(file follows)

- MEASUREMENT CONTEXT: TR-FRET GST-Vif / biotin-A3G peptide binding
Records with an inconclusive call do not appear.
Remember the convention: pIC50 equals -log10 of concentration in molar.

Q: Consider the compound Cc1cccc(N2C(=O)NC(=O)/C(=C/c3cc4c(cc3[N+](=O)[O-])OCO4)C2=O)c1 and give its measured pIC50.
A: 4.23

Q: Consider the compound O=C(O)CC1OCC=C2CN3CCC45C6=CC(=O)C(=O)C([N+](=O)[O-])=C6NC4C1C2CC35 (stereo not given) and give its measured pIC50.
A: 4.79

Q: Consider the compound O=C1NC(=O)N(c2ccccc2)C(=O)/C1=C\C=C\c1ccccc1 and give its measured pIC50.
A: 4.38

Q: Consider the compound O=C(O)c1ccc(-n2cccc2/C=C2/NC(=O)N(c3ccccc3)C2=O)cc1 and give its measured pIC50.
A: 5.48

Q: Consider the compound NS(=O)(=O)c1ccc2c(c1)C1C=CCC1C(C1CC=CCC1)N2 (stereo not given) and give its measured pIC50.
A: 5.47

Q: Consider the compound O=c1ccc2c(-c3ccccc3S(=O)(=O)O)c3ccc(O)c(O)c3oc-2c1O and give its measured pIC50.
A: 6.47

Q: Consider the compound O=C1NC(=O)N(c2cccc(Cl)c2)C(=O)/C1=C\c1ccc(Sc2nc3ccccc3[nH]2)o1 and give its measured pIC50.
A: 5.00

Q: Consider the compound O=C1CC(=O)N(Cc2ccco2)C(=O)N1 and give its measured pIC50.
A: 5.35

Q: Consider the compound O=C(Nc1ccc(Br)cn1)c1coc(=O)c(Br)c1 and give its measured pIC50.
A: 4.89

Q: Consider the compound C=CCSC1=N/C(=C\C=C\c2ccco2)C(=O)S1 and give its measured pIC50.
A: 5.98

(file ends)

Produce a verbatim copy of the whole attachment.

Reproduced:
- MEASUREMENT CONTEXT: TR-FRET GST-Vif / biotin-A3G peptide binding
Records with an inconclusive call do not appear.
Remember the convention: pIC50 equals -log10 of concentration in molar.

Q: Consider the compound Cc1cccc(N2C(=O)NC(=O)/C(=C/c3cc4c(cc3[N+](=O)[O-])OCO4)C2=O)c1 and give its measured pIC50.
A: 4.23

Q: Consider the compound O=C(O)CC1OCC=C2CN3CCC45C6=CC(=O)C(=O)C([N+](=O)[O-])=C6NC4C1C2CC35 (stereo not given) and give its measured pIC50.
A: 4.79

Q: Consider the compound O=C1NC(=O)N(c2ccccc2)C(=O)/C1=C\C=C\c1ccccc1 and give its measured pIC50.
A: 4.38

Q: Consider the compound O=C(O)c1ccc(-n2cccc2/C=C2/NC(=O)N(c3ccccc3)C2=O)cc1 and give its measured pIC50.
A: 5.48

Q: Consider the compound NS(=O)(=O)c1ccc2c(c1)C1C=CCC1C(C1CC=CCC1)N2 (stereo not given) and give its measured pIC50.
A: 5.47

Q: Consider the compound O=c1ccc2c(-c3ccccc3S(=O)(=O)O)c3ccc(O)c(O)c3oc-2c1O and give its measured pIC50.
A: 6.47

Q: Consider the compound O=C1NC(=O)N(c2cccc(Cl)c2)C(=O)/C1=C\c1ccc(Sc2nc3ccccc3[nH]2)o1 and give its measured pIC50.
A: 5.00

Q: Consider the compound O=C1CC(=O)N(Cc2ccco2)C(=O)N1 and give its measured pIC50.
A: 5.35

Q: Consider the compound O=C(Nc1ccc(Br)cn1)c1coc(=O)c(Br)c1 and give its measured pIC50.
A: 4.89

Q: Consider the compound C=CCSC1=N/C(=C\C=C\c2ccco2)C(=O)S1 and give its measured pIC50.
A: 5.98